- You may be able to use that plastic shrink-wrap on many of your windows. If it’s a window you can do without, add a layer of insulation between the glass and the plastic, then shrink it with a hair drier.
- Roof vents are a big heat sucker. You can insulate these from the inside or outside.
- Rugs, rugs and rugs. Keep rugs on the floor. That vinyl flooring is cold stuff.
- Park the RV with the most windows pointing into the sun.
- Watch where you store groceries. Cabinets can freeze easier with the doors closed.
Condensation will be an issue with winter RVing. Using your RVs forced air furnace will help. You will also want to slightly open a window or two for a few hours a day.
Change your mindset about how to stay warm
Think more about how to keep you warm in a cooler RV. Sweaters, hoodies, long johns and stockings could be indoor apparel. If you’re curling up with a good book, you might as well curl up under a blanket.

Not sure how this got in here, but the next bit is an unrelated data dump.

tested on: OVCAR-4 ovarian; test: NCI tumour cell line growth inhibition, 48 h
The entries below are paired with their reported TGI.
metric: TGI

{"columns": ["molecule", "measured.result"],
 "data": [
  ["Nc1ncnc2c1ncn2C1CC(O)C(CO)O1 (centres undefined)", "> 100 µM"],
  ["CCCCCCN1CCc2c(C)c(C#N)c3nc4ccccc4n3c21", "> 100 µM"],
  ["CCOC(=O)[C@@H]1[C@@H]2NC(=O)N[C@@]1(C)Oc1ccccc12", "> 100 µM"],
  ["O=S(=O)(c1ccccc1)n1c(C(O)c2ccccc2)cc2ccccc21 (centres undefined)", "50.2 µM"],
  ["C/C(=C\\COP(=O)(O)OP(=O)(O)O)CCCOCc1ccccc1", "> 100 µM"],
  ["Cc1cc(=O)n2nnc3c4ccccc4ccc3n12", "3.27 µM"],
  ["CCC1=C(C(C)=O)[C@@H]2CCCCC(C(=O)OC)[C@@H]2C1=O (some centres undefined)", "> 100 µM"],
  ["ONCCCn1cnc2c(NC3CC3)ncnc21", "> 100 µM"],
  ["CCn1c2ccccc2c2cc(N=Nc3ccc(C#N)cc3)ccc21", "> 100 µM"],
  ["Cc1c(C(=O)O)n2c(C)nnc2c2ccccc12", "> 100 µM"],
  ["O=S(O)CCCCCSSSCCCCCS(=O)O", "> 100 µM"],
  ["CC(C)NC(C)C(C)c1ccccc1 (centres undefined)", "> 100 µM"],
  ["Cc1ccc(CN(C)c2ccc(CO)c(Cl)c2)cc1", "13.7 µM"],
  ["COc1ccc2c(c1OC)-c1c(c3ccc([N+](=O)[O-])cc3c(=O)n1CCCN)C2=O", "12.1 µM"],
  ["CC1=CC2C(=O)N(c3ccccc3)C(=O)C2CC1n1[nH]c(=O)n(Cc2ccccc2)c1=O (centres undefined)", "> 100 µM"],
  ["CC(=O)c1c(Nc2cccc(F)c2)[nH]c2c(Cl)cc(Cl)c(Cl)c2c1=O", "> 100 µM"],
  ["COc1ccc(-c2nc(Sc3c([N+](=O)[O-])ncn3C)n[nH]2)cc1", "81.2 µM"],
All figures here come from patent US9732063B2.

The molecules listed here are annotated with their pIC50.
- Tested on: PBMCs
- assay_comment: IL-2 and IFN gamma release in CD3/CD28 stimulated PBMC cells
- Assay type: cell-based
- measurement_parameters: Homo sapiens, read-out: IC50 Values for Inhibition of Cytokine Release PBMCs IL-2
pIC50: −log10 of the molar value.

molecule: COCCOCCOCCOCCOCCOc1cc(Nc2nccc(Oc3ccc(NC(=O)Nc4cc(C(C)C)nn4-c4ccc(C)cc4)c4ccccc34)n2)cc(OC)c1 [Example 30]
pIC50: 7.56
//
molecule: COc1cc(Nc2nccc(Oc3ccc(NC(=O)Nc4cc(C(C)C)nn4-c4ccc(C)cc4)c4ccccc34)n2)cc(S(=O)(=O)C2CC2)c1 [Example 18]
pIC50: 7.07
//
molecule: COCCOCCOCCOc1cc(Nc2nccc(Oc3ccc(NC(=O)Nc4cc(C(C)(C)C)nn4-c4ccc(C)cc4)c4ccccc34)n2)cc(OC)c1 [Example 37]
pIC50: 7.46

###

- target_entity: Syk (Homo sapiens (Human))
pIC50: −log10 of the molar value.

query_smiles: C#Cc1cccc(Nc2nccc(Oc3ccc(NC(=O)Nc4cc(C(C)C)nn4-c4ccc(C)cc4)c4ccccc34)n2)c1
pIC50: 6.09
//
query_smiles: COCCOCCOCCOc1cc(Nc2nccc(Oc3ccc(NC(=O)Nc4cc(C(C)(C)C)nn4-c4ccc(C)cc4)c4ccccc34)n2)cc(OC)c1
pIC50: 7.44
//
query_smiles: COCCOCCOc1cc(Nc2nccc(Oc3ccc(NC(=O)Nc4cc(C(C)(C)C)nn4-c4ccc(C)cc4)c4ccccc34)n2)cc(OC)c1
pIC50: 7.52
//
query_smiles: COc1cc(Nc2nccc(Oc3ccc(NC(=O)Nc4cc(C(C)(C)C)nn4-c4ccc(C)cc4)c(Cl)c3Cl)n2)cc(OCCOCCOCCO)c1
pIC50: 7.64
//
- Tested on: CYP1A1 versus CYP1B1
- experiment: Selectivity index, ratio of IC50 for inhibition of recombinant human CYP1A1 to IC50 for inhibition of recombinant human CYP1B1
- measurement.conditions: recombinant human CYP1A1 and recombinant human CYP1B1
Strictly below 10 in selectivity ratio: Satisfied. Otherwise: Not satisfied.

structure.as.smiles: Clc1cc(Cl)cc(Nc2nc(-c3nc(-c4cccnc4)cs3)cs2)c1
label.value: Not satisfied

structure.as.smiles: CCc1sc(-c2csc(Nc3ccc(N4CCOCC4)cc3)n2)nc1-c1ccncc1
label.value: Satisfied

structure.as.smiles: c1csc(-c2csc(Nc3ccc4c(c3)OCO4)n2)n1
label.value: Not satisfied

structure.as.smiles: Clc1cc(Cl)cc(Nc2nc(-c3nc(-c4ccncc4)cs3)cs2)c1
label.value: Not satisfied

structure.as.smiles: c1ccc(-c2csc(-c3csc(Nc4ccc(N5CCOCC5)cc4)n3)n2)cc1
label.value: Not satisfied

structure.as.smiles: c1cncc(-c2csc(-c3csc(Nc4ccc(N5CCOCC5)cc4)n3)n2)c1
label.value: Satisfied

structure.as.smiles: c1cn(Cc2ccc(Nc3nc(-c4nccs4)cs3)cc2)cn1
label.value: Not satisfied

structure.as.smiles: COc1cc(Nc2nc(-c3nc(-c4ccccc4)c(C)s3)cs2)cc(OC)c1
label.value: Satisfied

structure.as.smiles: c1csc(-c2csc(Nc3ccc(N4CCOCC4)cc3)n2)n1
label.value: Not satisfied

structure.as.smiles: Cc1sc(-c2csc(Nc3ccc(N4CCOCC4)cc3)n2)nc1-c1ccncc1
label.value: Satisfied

These little gems can be picked up for about 10 bucks. Made to mount inside your vehicle with a probe to go outside, they give you the temp inside and out. You can mount the outside probe in any space you want to monitor. Basements, bathrooms, refrigerators, and outside.
I found a great product to help deal with mice. Check out FreshFresh Cab Rodent Repellent (4 Pouch Box) Net Wt. 10 Ounce Cab and see what you think.
A BIG THANK YOU
I found several on-line sources to aid in writing this article. Here are the top two, and both are worth taking a second look.
RVillage.com also has a great article on winter RVing. Follow the link to read the full article.